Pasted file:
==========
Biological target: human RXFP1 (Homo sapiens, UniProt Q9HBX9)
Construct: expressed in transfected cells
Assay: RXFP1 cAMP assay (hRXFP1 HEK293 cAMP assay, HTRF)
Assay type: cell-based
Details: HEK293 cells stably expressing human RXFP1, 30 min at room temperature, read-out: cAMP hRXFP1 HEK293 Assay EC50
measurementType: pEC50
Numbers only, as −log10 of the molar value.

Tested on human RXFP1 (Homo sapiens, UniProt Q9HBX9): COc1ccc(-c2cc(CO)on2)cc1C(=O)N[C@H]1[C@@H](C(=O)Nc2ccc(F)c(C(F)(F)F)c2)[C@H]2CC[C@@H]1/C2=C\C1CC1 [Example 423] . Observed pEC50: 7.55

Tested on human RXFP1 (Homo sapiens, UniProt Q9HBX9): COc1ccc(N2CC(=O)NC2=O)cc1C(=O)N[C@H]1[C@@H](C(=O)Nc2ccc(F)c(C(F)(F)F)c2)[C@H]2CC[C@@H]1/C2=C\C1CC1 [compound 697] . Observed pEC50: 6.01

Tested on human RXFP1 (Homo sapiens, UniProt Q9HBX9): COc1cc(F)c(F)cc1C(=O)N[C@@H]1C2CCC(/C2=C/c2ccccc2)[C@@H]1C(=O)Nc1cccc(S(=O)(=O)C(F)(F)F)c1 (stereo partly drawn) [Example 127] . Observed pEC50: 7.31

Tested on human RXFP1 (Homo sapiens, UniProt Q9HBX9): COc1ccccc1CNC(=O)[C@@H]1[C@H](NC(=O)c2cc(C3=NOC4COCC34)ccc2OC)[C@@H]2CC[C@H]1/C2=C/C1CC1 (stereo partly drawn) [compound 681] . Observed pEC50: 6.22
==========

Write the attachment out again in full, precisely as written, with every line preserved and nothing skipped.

Biological target: human RXFP1 (Homo sapiens, UniProt Q9HBX9)
Construct: expressed in transfected cells
Assay: RXFP1 cAMP assay (hRXFP1 HEK293 cAMP assay, HTRF)
Assay type: cell-based
Details: HEK293 cells stably expressing human RXFP1, 30 min at room temperature, read-out: cAMP hRXFP1 HEK293 Assay EC50
measurementType: pEC50
Numbers only, as −log10 of the molar value.

Tested on human RXFP1 (Homo sapiens, UniProt Q9HBX9): COc1ccc(-c2cc(CO)on2)cc1C(=O)N[C@H]1[C@@H](C(=O)Nc2ccc(F)c(C(F)(F)F)c2)[C@H]2CC[C@@H]1/C2=C\C1CC1 [Example 423] . Observed pEC50: 7.55

Tested on human RXFP1 (Homo sapiens, UniProt Q9HBX9): COc1ccc(N2CC(=O)NC2=O)cc1C(=O)N[C@H]1[C@@H](C(=O)Nc2ccc(F)c(C(F)(F)F)c2)[C@H]2CC[C@@H]1/C2=C\C1CC1 [compound 697] . Observed pEC50: 6.01

Tested on human RXFP1 (Homo sapiens, UniProt Q9HBX9): COc1cc(F)c(F)cc1C(=O)N[C@@H]1C2CCC(/C2=C/c2ccccc2)[C@@H]1C(=O)Nc1cccc(S(=O)(=O)C(F)(F)F)c1 (stereo partly drawn) [Example 127] . Observed pEC50: 7.31

Tested on human RXFP1 (Homo sapiens, UniProt Q9HBX9): COc1ccccc1CNC(=O)[C@@H]1[C@H](NC(=O)c2cc(C3=NOC4COCC34)ccc2OC)[C@@H]2CC[C@H]1/C2=C/C1CC1 (stereo partly drawn) [compound 681] . Observed pEC50: 6.22